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The AND Factor

Updated: Jul 31, 2023




Here’s the thing.

I may have always known about the and factor. Or to be honest, thought it was a bit silly, fake.


I started practicing this a few years ago. At first it was extremely challenging, and like I said - silly. It has become a mantra of mine, and really works in so many different life situations.


For me, it started with replacing the but with and. I’ll tell you what I’m talking about to start making sense of it.


“ I try to be such a good mother but then I snap and all my hard work went down the drain cuz I yelled at my child and now he’s crying.”


“ I started working out this week but then by Tuesday I stopped.”


“ I love having a clean house but I have no time.”


“ I am have a great CV but I’m not getting any job interviews.”


Do these sounds familiar?


Here’s what happens. When we use but, it completely takes away and credit for the first part of the sentence.


See, the feelings that are going on behind these sentences look like this:


I have been on my A game all day. Trying to be a good mother, not yelling, ignoring the mess (read: trying to be perfect), making dinner, switching the laundry. I have been amazing!! But then my son spilled his dinner on his floor and.i.lost.it. Everything came spilling out, I screamed at him, he cried, I felt stupid and the shame and guilt just piled up like crazy. I’m clearly not a good mother, look at how this day ended.


I started working out, planning on keeping it up daily for the next two weeks (true story!). But by the time Tuesday came, I couldn’t find the time to do it. I’m such a failure, after two days I didn’t pull through. I always do this (hear the self-shaming?). It was a worthless attempt.


So I switched the but for and.


“I tried to be such a good mother today, and then I snapped.”

I am validating and giving myself a tremendous amount of praise for the first part, and is an addition, not a contradiction.

And then I snapped. I did not take away any of my amazingness. And is what happened next, and I can hold both feelings.

The beauty of and is that in the case above, it’s easier to snap out of it. I know that currently I hard a hard moment, but it doesn’t come with all (although a bit!) of the guilt feelings. True, I feel bad for that very moment of snapping, but it doesn’t negate the whole first part of the day. That way, the guilt is not piling up onto a mountain I can’t climb. I feel bad for the moment, validate that I’m human (you bet!) and move forward.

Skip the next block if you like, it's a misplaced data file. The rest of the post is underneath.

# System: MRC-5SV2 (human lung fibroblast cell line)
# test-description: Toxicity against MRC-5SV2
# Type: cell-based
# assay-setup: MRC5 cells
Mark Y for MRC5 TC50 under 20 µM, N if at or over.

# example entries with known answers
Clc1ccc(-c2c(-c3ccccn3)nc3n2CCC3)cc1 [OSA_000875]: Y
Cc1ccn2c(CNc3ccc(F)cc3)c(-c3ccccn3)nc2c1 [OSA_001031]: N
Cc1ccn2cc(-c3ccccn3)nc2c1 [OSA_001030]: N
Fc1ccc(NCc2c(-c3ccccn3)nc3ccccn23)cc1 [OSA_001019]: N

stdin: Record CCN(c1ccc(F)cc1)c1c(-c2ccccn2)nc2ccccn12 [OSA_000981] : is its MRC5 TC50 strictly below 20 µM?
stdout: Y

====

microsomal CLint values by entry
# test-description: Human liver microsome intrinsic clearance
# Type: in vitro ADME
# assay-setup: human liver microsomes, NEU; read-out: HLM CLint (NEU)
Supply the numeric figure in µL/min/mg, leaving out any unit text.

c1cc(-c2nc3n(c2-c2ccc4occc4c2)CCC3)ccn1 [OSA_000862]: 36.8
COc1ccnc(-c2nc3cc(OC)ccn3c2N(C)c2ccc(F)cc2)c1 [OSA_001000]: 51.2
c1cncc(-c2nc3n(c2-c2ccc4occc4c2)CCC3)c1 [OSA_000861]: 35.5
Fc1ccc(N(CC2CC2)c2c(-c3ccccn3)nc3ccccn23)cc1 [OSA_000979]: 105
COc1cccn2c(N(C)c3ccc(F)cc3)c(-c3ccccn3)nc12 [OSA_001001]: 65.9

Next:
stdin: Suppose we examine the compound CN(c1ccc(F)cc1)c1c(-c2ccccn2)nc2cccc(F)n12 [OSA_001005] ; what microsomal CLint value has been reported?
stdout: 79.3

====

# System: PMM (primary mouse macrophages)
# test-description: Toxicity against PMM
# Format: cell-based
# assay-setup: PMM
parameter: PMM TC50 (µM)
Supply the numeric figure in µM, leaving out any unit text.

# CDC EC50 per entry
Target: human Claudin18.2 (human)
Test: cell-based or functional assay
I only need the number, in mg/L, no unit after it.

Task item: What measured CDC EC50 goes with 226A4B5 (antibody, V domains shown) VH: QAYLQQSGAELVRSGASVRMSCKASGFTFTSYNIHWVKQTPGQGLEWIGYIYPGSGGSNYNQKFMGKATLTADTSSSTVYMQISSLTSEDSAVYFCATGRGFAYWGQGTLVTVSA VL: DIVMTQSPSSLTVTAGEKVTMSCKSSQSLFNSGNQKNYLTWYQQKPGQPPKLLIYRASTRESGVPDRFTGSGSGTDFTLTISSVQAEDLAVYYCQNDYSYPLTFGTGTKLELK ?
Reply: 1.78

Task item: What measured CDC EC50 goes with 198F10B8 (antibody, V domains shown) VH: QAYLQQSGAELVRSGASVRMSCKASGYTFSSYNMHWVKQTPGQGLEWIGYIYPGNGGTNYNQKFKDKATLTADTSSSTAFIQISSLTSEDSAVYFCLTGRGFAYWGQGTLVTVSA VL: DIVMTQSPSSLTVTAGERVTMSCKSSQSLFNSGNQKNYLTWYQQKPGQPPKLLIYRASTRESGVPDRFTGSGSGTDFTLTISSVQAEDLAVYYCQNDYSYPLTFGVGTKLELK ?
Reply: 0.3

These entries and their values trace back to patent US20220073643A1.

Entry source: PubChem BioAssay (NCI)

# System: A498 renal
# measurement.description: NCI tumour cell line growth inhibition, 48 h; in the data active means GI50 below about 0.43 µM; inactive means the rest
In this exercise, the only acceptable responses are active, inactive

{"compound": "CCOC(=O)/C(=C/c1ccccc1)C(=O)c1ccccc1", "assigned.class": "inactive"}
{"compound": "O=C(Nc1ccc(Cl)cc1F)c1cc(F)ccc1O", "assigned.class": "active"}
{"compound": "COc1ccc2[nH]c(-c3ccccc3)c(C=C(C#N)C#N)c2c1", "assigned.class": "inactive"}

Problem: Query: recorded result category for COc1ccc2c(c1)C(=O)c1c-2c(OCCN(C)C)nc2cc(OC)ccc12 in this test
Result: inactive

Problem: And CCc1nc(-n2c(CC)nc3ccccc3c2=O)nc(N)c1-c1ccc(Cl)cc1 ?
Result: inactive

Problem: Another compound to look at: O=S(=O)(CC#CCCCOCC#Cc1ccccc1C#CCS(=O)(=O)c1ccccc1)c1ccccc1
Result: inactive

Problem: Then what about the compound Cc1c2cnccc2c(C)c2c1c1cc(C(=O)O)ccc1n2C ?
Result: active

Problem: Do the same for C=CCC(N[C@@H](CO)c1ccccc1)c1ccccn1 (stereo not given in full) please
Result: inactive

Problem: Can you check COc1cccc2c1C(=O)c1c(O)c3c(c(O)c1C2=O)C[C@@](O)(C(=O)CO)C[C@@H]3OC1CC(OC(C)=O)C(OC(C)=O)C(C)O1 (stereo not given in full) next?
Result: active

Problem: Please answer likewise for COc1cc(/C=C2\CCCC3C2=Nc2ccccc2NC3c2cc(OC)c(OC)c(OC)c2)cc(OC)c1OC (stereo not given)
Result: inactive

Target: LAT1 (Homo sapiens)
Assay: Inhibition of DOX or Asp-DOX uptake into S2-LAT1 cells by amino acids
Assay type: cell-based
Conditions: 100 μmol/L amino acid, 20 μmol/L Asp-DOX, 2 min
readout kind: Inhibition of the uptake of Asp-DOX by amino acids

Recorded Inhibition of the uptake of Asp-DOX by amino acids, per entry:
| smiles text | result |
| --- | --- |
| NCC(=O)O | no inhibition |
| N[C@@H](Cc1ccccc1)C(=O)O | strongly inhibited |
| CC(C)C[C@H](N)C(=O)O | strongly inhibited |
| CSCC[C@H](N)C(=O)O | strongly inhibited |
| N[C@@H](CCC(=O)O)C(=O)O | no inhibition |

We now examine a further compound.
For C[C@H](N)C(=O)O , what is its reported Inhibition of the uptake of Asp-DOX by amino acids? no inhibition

And enables us to not wallow in our flaws. It gives space for our humanity without undoing all the good.


Shortly after my stillbirth, this took on a whole new meaning to me as many questions came up.


Am I not grateful for what I have (a beautiful family) as I mourn my loss all day long?

And then on the flip side -

Am I not mourning or do I no longer feel the sadness as I go about day to day life and enjoy?


I can be both. I can be happy for what I have and sad for what I don’t. The two feelings are not a contradiction, rather simultaneously existing.


We have this in marriage as well. You can love an appreciate your husband, AND be annoyed by a bad habit of his. That’s ok. You’re normal and human. It doesn’t need to be one or the other: I love him so much and he so amazing so I must be a horrible wife that x always annoys me!


Recently, I had a great day, but went sour towards the end. I was in a bad mood, emotional, tired.. You get the picture.

I was on the phone with a dear friend who asked me how my day was. I said “90% good”. Then I caught myself and said “I take it back. I had a 100% good day. 10% of it was really difficult.”


Remove the but.

Replace it with an and.




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